Objective: To quantify stress and the psychological impact of severe acute respiratory syndrome (SARS) on high-risk health care workers (HCWs).
Method: We evaluated 271 HCWs from SARS units and 342 healthy control subjects, using the Perceived Stress Scale (PSS) to assess stress levels and a structured list of putative psychological effects of SARS to assess its psychological effects. Healthy control subjects were balanced for age, sex, education, parenthood, living circumstances, and lack of health care experience.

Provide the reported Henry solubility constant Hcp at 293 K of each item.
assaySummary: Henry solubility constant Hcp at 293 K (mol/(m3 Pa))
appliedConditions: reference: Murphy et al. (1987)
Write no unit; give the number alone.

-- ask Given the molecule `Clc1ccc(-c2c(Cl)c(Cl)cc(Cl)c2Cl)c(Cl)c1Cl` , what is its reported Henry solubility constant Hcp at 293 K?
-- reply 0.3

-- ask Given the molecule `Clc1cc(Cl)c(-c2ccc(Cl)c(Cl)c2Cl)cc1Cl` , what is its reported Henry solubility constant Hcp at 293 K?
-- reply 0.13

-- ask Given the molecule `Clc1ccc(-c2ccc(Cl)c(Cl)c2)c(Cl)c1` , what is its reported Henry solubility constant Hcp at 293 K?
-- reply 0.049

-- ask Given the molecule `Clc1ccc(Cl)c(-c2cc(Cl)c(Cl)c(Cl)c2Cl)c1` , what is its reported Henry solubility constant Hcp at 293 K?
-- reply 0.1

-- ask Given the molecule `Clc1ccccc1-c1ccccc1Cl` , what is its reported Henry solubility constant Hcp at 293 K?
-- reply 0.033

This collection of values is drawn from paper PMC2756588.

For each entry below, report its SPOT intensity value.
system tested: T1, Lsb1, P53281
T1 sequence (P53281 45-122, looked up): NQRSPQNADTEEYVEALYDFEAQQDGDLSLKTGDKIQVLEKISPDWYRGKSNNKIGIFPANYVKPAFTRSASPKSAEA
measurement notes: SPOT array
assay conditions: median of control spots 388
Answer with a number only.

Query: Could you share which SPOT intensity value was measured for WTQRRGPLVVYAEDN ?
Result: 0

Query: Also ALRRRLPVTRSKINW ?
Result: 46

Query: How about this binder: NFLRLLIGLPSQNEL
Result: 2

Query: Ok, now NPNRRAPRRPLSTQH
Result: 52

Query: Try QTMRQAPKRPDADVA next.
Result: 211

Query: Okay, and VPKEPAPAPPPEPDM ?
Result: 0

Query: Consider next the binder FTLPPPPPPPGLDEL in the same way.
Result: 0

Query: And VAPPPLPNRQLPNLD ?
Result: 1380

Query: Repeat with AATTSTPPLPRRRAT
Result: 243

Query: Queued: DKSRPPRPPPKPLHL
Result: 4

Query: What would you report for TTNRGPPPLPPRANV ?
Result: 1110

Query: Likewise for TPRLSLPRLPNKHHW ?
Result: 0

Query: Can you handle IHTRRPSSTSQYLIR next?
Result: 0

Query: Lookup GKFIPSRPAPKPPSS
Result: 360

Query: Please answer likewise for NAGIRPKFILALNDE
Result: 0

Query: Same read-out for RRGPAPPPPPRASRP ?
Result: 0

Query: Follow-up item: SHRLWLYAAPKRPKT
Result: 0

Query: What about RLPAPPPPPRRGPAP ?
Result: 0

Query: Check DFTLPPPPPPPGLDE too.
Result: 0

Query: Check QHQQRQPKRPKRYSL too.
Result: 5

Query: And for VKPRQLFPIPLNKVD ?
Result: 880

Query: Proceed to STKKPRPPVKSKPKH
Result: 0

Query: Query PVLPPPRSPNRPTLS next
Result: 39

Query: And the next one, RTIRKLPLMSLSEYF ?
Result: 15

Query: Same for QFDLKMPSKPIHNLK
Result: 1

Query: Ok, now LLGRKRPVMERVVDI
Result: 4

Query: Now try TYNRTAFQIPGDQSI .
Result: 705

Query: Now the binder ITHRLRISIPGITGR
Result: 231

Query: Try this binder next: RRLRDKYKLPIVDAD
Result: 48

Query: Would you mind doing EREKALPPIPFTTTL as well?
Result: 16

Results: Stress levels were raised in both groups (PSS = 18) but were not relatively increased in the HCWs. HCWs reported significantly more positive (94%, n = 256) and more negative psychological effects (89%, n = 241) from SARS than did control subjects. HCWs declared confidence in infection-control measures.
Conclusions: In HCWs, adaptive responses to stress and the positive effects of infection control training may be protective in future outbreaks. Elevated stress in the population may be an important indicator of future psychiatric morbidity.